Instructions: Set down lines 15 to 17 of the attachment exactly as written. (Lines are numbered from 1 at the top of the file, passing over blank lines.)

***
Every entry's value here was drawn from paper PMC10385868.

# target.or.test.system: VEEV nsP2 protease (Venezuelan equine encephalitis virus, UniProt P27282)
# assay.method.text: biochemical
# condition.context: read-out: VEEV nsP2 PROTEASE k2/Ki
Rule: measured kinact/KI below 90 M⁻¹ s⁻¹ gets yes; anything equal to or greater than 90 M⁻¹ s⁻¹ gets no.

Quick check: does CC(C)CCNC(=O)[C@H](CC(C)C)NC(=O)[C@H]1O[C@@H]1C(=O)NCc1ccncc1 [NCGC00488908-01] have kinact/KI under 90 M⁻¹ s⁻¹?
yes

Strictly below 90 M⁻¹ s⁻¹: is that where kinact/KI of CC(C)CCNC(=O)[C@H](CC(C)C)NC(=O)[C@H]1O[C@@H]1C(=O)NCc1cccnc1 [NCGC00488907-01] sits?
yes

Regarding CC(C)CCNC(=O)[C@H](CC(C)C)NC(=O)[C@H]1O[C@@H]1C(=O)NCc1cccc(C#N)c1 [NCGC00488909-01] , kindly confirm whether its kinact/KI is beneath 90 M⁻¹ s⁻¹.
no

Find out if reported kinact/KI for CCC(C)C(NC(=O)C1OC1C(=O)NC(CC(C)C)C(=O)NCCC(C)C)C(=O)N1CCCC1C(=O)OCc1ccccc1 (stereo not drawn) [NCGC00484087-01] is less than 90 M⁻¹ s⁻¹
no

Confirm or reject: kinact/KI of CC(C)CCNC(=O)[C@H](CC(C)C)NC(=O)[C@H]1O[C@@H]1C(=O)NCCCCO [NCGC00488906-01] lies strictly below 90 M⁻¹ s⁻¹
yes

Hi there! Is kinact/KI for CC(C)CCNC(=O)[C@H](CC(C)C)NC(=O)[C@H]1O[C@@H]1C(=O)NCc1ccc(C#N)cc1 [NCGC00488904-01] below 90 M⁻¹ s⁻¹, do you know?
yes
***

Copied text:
yes

Hi there! Is kinact/KI for CC(C)CCNC(=O)[C@H](CC(C)C)NC(=O)[C@H]1O[C@@H]1C(=O)NCc1ccc(C#N)cc1 [NCGC00488904-01] below 90 M⁻¹ s⁻¹, do you know?
yes